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Somewhere (far) below are some questions on internals of the Clojure compiler,
all related to one particular aspect of the compiler, but one that is ubiquitous.
I've been trying to analyze the context parameter used in parsing and emitting code.
The one of type C, where
public enum C{
STATEMENT, //value ignored
EXPRESSION, //value required
RETURN, //tail position relative to enclosing recur frame
This parameter is passed to IParser.parse() and Expr.emit() and some others,
so it is everywhere.
The first three values are fairly obvious. The last is a bit more mysterious.
And the root call for parsing, to analyze, for both eval and compile pass C.EVAL.
I stepped through all the Compiler code, looking for how the context parameter is used.
Parsing subforms
There are several idioms for how the context is passed on when parsing subforms:
(a) pass the current value through to the subform
(b) pass C.EXPRESSION to the subform -- i.e., the subform's value is required
(c) pass a value to the subform computed by: context == C.EVAL ? context ? C.EXPRESSION
in other words, pass along EVAL if that's the current context,
otherwise, we need a value (do not pass along STATEMENT or RETURN)
(d) ignore -- not used
There are two special cases:
(a) in BodyExpr, all subforms but the last are parsed with C.STATEMENT unless the
current context is C.EVAL (in which case use C.EVAL).
The last subform is parsed with the current context.
(b) The finally clause of a TryExpr is parsed with C.STATEMENT.
Parsing escape
There are several expression types where the form to be parsed wraps itself in
a no-arg function -- (fn [] form) -- and parses the resulting form instead.
Those are:
LetExpr: if ( context == C.EVAL || ( context == C.EXPR && isLoop ) ) ...
LetFnExpr: if ( context == C.EVAL ) ...
ThrowExpr: if ( context == c.EVAL ) ...
TryExpr: if ( context != c.RETURN ) ...
recur context
RecurExpr's parser throws an exception if the context is not C.RETURN.
Emitting code
Emitting subforms
There are several idioms for how the context is passed on to subforms when they are
asked to emit code.
(a) pass through the current context to subform emit calls
(c) pass c.EXPRESSION to subform emit calls
(a) ignored
Again, BodyExpr and TryExpr are the exceptions, just as in parsing:
(a) BodyExpr: all subforms but last are emitted with context C.STATEMENT,
the last form is emitted using the current context
(b) TryExpr: the finally clause is emitted with C.STATEMENT. Also, if the
current context is not C.STATEMENT, code is emitted to save and restore
the value from the body's evaluation, giving a value to be returned to the caller.
Popping the stack
The context is used to determine when a value needs to be popped from the runtime
evaluation stack:
if(context == C.STATEMENT) gen.pop();
Clearing locals
Finally the context is used to force locals to be cleared before a tail call:
if(context == C.RETURN)
FnMethod method = (FnMethod) METHOD.deref();
Getting started
When #eval is handed a form to evaluate, it does of several things (after macroexpansion):
(a) If the form is (do form-1 form-2 ... ), eval each form-i in turn and return
the value of the last one.
(b) If the form is an IPersistentCollection that does not begin with Symbol whose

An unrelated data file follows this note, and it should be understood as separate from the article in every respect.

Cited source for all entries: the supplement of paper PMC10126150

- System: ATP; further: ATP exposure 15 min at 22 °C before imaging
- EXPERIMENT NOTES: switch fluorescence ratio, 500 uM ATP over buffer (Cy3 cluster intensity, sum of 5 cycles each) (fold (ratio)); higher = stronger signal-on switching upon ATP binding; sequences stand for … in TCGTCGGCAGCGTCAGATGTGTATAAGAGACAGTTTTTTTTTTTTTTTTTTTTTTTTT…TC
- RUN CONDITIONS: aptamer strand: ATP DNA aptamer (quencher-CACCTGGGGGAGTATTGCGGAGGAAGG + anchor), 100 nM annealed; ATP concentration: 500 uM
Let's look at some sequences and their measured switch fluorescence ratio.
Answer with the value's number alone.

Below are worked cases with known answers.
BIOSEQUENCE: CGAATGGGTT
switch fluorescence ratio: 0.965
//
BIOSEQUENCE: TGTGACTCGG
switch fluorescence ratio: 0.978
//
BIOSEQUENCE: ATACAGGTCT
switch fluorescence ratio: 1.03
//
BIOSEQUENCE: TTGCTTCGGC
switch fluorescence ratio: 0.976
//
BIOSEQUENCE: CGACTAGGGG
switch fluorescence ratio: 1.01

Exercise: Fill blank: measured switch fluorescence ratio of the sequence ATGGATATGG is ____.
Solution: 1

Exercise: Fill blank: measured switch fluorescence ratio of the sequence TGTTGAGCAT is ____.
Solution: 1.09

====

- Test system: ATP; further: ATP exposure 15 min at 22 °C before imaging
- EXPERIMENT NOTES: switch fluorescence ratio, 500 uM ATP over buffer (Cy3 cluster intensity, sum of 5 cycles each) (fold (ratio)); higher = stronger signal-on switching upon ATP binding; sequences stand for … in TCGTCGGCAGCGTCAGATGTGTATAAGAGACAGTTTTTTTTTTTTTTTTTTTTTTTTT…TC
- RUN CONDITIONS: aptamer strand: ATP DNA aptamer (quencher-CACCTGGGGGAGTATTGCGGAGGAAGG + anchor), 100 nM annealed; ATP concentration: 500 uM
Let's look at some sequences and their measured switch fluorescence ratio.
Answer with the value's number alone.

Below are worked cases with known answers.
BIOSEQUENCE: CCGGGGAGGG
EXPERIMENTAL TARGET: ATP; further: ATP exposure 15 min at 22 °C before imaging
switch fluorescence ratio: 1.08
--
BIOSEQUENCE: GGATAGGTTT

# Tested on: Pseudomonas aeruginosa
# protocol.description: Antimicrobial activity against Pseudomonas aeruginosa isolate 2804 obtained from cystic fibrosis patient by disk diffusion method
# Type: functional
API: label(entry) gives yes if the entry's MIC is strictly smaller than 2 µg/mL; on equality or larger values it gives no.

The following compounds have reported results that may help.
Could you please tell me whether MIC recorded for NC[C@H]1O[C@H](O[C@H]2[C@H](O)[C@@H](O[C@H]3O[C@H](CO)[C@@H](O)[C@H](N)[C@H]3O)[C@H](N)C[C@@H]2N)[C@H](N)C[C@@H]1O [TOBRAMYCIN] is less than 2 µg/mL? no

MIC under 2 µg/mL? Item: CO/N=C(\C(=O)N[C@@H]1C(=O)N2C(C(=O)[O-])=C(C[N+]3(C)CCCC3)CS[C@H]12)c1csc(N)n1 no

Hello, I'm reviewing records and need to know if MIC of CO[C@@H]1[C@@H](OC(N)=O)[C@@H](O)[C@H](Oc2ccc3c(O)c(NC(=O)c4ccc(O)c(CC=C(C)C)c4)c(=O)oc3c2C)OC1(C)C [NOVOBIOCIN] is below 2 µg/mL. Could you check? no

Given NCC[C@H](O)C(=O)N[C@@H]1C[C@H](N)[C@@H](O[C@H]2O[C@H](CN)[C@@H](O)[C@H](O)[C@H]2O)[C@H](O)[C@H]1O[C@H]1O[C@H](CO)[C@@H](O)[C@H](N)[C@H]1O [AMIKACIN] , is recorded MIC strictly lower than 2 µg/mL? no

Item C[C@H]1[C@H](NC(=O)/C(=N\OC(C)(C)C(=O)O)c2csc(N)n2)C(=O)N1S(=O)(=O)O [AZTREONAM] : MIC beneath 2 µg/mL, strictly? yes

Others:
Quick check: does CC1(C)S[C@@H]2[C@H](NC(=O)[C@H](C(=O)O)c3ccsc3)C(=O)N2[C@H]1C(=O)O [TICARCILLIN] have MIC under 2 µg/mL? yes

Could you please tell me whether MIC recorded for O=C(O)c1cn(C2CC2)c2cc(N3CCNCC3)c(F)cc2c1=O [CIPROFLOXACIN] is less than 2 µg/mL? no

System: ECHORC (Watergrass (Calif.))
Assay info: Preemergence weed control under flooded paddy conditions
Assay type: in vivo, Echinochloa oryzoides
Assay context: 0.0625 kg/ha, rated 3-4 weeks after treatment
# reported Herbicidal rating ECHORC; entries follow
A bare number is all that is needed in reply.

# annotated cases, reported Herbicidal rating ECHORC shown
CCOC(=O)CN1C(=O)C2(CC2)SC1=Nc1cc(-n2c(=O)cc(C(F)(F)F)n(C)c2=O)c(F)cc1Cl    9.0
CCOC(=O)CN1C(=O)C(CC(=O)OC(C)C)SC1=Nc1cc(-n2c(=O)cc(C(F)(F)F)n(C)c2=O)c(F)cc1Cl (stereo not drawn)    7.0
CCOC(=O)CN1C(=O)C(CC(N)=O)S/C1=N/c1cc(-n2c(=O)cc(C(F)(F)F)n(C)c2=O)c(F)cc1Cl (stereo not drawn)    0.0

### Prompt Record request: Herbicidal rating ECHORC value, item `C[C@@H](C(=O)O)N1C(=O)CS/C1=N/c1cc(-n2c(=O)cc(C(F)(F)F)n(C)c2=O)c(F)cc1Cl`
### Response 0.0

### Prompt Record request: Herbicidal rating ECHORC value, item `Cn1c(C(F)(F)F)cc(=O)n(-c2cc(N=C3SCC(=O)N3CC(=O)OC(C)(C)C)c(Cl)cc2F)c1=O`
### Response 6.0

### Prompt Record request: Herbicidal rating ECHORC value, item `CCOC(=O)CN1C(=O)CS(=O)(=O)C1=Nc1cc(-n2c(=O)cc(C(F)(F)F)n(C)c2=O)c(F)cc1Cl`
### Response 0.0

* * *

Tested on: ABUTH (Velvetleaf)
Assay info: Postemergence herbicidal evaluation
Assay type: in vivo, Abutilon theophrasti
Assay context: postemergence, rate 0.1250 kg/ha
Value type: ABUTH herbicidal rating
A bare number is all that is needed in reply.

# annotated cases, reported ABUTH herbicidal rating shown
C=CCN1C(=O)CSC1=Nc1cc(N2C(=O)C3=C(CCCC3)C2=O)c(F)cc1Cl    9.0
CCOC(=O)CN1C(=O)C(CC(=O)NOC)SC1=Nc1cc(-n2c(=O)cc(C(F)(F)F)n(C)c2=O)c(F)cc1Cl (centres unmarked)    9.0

name starts with "def", wrap the form in a no-arg function -- (fn [] form),
parse it starting with context C.EXPRESSION, then instantiate and eval the function.
(c) otherwise, parse it starting with context C.EVAL.
When #compile1 is handed a form to compile, it is similar, except case (b) is eliminated.
The reason I'm so interested in this is that as currently written, the compiler
in ClojureCLR does not do _any_ of this. However, I have to add a little more
machinery to make sure that I catch recur calls occurring in the wrong places,
so I found analyzing the machinery in ClojureJVM that handles that.
And I've learned that I ignore things that Rich has done at my own peril.
So I'm trying to make sure I'm not missing some crucial aspect of the use of
Context in parsing forms and emitting code.
(0) What am I missing? (read that question any way you want)
(1) Is there a succinct description for the meaning of C.EVAL?
(2) Why are 'forms that of the form (defXXX ... )' singled out for special treatment
in eval?
(3) (T or F) The forms that wrap themselves as (fn [] form) do so because they need
to make sure they have a context for local variable mangling, closing over, etc.,
that is provided only by a FnExpr. (Those forms are let, letfn, throw, try.)
(4) Do we need an interpreted eval? Is there a problem with just wrapping any form
in an (fn [] form) and processing that?
(5) If there is no need for the three separate cases in eval, is there any need for the
information carried by a context of C.Eval?
(6) If we don't have to worry about popping values from the runtime stack where values
are being ignored, is there any need for the information carried by C.STATEMENT?
(In ClojureCLR, the DLR handles this automatically.)
And while I'm at it: C.RETURN is used for tail-call detection. Recur is obvious.
Not so obvious?
(7) Are there any succinct examples of the problem being solved by emitClearLocals?
(8) Why is emitClearLocals not called in more places? (It is called for InstanceMethodExpr,
InvokeExpr, NewExpr, and StaticMethodExpr.)
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